Federal Program Spending on Housing Affordability

Get the report

Federal Program Spending on Housing Affordability.pdf

Summary

Canada’s 2017 National Housing Strategy (NHS) provided new funding for housing affordability programs over its ten-year term from 2018-19 to 2027-28. Taking into account existing and subsequent commitments, Canada Mortgage and Housing Corporation (CMHC) plans to spend an average of $2.8 billion/year on assisted housing programs over the ten-year term of the NHS. This represents a $0.4 billion/year (15%) increase in nominal spending over the 10-year historical average. Employment and Social Development Canada (ESDC) plans to spend $225 million/year on homelessness programs, which represents a $86 million/year (62%) increase in nominal spending over the five-year historical average.

In the overall allocation of funding between CMHC’s core responsibilities, there is a $325 million/year (14%) reduction in funding for Assistance for Housing Needs programs intended to help low-income households compared with the 10-year historical average. Within the Assistance for Housing Need portfolio, there is a $167 million/year (12%) reduction in funding for transfers to the provinces and territories and a $175 million/year (30%) reduction in funding for federal community housing. These reductions are partially offset by $200 million/year in new spending on rent subsidies. The decline in funding for Assistance for Housing Needs programs is offset, in terms of aggregate spending, by a $664 million/year increase in funding for Financing for Housing programs which are not necessarily targeted to low-income households.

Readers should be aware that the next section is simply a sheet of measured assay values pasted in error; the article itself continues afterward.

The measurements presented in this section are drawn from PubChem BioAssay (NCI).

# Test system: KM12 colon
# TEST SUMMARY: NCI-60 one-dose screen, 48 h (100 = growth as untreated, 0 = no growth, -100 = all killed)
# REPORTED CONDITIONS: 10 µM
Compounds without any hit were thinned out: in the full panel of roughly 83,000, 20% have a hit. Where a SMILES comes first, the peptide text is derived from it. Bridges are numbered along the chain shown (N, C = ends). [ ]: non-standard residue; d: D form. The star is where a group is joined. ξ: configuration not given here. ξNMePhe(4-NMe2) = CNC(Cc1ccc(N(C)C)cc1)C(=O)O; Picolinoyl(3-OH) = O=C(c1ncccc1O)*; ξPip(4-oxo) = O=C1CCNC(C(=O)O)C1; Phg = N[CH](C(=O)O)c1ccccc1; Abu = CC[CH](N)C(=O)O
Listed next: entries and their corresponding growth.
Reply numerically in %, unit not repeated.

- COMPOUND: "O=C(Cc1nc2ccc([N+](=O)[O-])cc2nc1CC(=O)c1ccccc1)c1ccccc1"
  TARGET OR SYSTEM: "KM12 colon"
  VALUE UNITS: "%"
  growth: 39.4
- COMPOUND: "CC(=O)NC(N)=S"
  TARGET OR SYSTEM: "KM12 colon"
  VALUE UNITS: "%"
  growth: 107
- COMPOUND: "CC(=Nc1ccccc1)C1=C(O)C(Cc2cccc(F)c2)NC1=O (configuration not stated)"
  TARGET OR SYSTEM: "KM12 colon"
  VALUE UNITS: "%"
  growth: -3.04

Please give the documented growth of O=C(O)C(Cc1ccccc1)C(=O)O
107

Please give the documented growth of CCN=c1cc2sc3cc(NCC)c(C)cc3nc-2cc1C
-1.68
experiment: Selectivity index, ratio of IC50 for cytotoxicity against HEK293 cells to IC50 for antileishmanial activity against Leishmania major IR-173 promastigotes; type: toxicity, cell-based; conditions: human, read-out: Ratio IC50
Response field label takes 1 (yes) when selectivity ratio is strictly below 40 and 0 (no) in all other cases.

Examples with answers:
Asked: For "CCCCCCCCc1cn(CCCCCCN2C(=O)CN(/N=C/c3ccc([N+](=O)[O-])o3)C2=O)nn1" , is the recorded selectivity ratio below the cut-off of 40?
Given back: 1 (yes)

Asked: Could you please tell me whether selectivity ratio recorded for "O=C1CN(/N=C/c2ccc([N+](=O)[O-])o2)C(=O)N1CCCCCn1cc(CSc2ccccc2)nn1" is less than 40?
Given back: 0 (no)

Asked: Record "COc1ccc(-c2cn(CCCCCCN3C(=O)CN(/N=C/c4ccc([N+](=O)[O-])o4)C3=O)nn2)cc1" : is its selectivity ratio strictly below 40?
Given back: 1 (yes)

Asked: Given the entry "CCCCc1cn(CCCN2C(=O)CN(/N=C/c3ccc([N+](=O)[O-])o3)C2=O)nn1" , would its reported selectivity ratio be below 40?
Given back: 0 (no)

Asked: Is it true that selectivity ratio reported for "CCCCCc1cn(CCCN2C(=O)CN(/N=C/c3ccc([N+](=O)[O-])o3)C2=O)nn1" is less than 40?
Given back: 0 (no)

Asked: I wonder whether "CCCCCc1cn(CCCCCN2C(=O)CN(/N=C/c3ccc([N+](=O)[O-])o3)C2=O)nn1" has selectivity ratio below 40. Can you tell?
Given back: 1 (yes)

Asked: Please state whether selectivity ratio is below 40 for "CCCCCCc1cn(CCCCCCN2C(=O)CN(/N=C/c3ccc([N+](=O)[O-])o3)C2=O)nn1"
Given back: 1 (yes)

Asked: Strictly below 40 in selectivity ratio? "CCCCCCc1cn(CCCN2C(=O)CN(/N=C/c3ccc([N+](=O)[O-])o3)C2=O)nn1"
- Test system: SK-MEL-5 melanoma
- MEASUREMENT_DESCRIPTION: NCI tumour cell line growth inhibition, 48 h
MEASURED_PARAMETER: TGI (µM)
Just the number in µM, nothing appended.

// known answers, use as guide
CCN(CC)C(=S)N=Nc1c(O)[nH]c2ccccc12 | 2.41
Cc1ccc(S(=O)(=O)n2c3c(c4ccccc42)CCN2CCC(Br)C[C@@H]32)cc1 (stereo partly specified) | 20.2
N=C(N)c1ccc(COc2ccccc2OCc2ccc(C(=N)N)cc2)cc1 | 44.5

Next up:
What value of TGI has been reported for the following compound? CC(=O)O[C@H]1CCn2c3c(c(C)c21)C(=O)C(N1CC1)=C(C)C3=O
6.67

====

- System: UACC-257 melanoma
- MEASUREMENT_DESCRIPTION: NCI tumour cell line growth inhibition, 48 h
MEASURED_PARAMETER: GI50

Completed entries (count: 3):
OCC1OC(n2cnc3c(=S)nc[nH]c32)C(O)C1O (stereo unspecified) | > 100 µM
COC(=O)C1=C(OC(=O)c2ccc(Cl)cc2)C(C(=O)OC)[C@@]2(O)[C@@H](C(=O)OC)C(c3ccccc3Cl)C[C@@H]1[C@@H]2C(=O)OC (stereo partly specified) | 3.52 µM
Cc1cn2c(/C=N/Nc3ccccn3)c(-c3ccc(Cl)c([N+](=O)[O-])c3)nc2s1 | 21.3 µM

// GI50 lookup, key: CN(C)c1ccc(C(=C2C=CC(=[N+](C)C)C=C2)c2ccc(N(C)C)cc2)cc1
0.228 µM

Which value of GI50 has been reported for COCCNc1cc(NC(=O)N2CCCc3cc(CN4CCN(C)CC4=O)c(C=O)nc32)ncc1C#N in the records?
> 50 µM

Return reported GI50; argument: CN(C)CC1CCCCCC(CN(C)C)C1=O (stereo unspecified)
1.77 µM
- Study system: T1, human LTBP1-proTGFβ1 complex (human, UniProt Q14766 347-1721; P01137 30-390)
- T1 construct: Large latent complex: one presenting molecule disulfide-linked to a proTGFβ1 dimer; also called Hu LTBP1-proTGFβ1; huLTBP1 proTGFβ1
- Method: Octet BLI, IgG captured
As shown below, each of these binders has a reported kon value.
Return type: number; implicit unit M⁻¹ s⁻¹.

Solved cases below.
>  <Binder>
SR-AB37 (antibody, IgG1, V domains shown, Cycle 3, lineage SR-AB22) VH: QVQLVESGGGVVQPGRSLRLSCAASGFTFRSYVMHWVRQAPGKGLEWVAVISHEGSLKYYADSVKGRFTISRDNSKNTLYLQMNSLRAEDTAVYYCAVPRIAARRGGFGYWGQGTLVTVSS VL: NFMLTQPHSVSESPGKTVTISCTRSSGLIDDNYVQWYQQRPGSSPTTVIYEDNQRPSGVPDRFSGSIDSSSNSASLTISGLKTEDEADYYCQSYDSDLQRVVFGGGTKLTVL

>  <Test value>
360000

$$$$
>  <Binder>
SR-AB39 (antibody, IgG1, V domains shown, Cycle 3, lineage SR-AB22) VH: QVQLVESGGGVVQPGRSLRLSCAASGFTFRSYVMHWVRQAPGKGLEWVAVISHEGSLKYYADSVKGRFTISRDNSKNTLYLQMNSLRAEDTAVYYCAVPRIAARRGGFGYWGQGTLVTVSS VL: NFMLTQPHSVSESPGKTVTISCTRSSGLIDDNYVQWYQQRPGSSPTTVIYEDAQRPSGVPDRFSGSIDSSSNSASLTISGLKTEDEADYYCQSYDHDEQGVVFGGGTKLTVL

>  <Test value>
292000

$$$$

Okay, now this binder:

It is not clear that the National Housing Strategy will reduce the prevalence of housing need relative to 2017 levels. Overall, Canada’s National Housing Strategy largely maintains current funding levels for current activities and slightly reduces targeted funding for households in core housing need. CMHC’s assumptions regarding the impact of NHS outputs on housing need do not reflect the likely impact of those programs on the prevalence of housing need.